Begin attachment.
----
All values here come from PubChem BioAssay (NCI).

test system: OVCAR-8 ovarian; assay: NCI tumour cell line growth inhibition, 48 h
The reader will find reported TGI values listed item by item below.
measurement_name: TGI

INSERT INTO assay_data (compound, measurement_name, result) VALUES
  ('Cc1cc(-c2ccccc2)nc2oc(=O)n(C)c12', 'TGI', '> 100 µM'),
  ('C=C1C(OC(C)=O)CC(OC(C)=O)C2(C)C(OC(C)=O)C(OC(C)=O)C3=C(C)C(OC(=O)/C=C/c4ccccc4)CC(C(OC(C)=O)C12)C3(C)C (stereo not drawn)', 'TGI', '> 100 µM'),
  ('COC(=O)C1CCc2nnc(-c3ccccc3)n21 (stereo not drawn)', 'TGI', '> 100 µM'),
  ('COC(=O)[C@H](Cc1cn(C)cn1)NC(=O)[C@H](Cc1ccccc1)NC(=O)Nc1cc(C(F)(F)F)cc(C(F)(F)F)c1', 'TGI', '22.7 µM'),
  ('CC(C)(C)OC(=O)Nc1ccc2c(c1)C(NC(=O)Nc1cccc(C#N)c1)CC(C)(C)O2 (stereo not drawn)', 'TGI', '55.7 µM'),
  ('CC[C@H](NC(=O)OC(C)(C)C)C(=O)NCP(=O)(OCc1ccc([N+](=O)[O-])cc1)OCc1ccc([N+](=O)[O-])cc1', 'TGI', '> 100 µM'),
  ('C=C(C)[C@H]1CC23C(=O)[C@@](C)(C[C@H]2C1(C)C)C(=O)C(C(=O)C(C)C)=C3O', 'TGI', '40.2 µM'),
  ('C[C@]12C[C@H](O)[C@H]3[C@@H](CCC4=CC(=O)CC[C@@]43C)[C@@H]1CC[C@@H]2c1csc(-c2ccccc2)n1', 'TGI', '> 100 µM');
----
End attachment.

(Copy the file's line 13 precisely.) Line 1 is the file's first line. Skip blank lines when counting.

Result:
  ('C[C@]12C[C@H](O)[C@H]3[C@@H](CCC4=CC(=O)CC[C@@]43C)[C@@H]1CC[C@@H]2c1csc(-c2ccccc2)n1', 'TGI', '> 100 µM');